Prison was a central pillar of communism and an experience shared by generations of eastern Europeans. The USA today can also be described as a carceral society, its prison system the expression of a ‘new Jim Crow’. What does the comparison mean for the definition of the ‘political prisoner’? A conversation.
Associate professor of history at Yale University. She is the translator of Michał Głowiński’s The Black Seasons and the author of Caviar and Ashes: A Warsaw Generation’s Life and Death in Marxism, 1918–1968; The Taste of Ashes: The Afterlife of Totalitarianism in Eastern Europe; and The Ukrainian Night: An Intimate History of Revolution. In 2018 she received a Guggenheim Fellowship for her current book project about phenomenology in East-Central Europe, tentatively titled Eyeglasses Floating in the Sky: Central European Encounters that Took Place while Searching for Truth.
How can intense description of what is irreducibly particular help us to extract elements that are universal? Parallels between the child separations at the US–Mexico border and the experiences of Holocaust survivors prompt historian Marci Shore to ask what we can and cannot understand by thinking in comparisons with the past.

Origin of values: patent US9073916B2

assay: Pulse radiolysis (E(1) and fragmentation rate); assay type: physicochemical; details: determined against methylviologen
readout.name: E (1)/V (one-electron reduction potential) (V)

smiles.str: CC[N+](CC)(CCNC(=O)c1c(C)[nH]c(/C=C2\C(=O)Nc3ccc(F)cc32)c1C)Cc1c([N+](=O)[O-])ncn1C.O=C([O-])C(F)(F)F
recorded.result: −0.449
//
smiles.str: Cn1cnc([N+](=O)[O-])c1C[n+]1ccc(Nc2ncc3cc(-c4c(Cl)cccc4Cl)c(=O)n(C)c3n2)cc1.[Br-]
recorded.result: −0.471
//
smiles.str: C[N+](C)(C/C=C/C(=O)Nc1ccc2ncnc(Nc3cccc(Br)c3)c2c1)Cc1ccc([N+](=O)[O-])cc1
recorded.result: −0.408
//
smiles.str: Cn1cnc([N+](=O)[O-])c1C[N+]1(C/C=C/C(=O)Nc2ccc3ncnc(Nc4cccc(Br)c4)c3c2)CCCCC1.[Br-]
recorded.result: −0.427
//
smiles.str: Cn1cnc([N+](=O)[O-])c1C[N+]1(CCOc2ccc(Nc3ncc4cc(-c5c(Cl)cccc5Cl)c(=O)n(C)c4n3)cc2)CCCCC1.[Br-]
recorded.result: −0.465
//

The price of freedom
A transatlantic conversation
At a moment that is Hamletesque in Minsk and Washington alike, Marci Shore illuminates moments of choice, and what these mean for freedom and human dignity. The following is a transatlantic conversation inspired by Ukraine, moderated by Kant and open to all.
Postmodernism was conceived largely by the Left as a safeguard against totalizing ideologies. Yet today, it has been appropriated on behalf of an encroaching neo-totalitarianism of the Right. Is French literary theory to blame? And can a philosophy of dissent developed in communist eastern Europe offer an antidote?
Legacies of "Judeo-Bolshevism"
Scenes from post-communist Poland
For young Polish Jews, the historical injury of the Holocaust is often complicated by their grandparents’ participation in the communist project. Many of the twenty-somethings interviewed by Marci Shore reappropriated their Jewish identity after 1989, and grapple deeply with questions of inner-Jewish politics and their relations with non-Jewish Poles. Affection, hostility, passion… one thing emerges above all: contradiction.